Free movie night unites neighbors along 10th, Rural

INDIANAPOLIS (WISH) — Jomo Cole had a vision. It included a free movie series near East 10th Street and North Hamilton Avenue. The Friday night shows would include free popcorn and soda.

He noticed a lack of communication in his neighborhood, and he thought maybe a free movie night outside could ignite conversations and establish relationships.

“They see each other but they don’t socialize with each other,” Cole said.

However, there was an issue.

Cole didn’t have a movie screen, a projector or other essentials to pull off his desires.

One day, Cole took a call that would make his dream become a reality.

An entrepreneur with Pro-Kote Indy, a coating company, heard about Cole and wanted to help. The Zionsville business purchased the movie screen, the projector and other needed items.

The kind gesture is perfect timing. Over the years, 10th and Rural streets has seen some challenges with criminal activity. Recently, various groups have walked the popular neighborhood. Mayor Joe Hogsett and Chief Bryan Roach toured the area.

Cole has tried to capitalize off the moment. He organized a basketball game between Indianapolis Metropolitan Police Department and teens in the neighborhood. The event turned into a success.

Now his goal is to create a movie night to get people out of their homes near 10th and Rural and have them talk to each other.

The hope is that the more people talk, the more relationships are established, which could result in a safer community to live in.

“The movie night is good; it gets everyone out, doing something positive. The kids don’t have to be out in the streets doing anything negative,” said DeDe, a local resident.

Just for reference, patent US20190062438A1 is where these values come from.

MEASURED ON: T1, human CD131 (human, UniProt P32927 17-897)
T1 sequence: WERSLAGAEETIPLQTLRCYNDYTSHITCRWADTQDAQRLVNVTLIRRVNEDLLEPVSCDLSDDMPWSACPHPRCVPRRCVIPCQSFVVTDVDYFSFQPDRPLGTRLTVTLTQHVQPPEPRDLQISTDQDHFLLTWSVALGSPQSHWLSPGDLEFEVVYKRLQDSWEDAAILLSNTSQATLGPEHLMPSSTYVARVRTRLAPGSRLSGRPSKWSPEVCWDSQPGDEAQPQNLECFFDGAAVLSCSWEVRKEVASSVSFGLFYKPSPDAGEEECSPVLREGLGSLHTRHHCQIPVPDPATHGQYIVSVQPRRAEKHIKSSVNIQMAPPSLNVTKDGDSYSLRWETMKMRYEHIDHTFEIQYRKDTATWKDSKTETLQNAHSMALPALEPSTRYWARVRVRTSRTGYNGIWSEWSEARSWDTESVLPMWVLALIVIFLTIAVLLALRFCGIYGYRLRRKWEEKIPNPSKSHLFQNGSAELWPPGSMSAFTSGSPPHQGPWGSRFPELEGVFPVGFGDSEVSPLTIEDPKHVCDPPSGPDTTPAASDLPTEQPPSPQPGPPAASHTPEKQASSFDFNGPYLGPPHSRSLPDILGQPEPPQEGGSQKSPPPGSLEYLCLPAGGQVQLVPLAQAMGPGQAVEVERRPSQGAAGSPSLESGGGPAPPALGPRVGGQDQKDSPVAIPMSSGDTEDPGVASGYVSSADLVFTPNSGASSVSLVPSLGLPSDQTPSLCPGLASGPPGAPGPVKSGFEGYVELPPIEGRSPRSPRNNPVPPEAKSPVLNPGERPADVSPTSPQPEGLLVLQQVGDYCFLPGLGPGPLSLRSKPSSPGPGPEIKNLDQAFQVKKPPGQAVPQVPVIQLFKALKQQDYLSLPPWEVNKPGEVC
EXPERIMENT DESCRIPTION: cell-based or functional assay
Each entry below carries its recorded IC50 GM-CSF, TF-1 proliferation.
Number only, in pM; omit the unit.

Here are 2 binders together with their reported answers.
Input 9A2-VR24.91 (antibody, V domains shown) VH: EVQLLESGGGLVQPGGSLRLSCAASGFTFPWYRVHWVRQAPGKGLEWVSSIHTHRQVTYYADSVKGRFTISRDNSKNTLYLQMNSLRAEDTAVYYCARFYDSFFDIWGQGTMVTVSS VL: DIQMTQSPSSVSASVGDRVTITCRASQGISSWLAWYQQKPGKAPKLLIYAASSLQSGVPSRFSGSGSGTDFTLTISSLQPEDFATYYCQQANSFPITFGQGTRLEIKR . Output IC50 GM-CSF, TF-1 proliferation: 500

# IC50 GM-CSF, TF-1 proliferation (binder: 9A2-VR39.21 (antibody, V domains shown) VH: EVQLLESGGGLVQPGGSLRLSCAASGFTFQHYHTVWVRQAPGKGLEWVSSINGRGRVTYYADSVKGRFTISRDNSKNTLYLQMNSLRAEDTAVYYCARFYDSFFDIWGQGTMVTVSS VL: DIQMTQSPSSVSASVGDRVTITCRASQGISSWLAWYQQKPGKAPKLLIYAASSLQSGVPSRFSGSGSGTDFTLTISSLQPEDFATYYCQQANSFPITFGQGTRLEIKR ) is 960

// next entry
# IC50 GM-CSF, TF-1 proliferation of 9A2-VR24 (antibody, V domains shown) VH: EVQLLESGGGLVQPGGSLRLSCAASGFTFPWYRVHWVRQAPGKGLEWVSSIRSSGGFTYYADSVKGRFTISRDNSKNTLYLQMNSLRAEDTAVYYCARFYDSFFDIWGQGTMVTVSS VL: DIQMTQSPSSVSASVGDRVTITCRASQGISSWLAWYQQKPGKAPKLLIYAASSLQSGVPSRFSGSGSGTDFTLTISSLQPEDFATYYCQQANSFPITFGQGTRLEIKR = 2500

The next free movie night is schedule for 9 p.m. Aug. 18. All showings happen in an open field at 10th and Hamilton.

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Shoe art by Kokomo native stolen from northern Indiana museum

SOUTH BEND, Ind. (WISH) — A shoe by an Indiana native was stolen Saturday from a northern Indiana art museum.

South Bend Museum of Art is seeking help to find the thief of a shoe from the piece titled “Welcome Knives,” part of an exhibit by Kokomo native Chris Francis that’s traveled to other U.S. museums. His work has been described as wearable architecture.

The shoe disappeared between 2 and 5 p.m. Saturday while the museum was open. The museum staff and city police are reviewing surveillance video from the Century Center to gain a lead. South Bend’s show called “Chris Francis: Modern Bespoke 21st Century Shoe Art” is in the downtown Century Center through April 5.

Francis, who grew up in Kokomo and now lives in Los Angeles, said in a statement that he was “saddened to be informed that someone has chosen to steal the piece ‘Welcome Knives’ from the exhibition. The shoes exhibited are all documented and catalogued works of art that have shown in many museums. Every shoe in the exhibition is one of a kind, with no others in existence making them very different than shoes we find in stores.”

Francis has created shoes for runway shows and for celebrities, including Lady Gaga and the members of Kiss and The Sex Pistols.

His work was displayed late last year on the Purdue University campus.

Anyone with information was asked to call the South Bend Police Department at (574) 235.9201 or contact the South Bend Museum of Art via email at, or through the museum’s social media accounts: Facebook, @SouthBendMuseumofArt; Twitter, @southbendart; Instagram, @southbendart.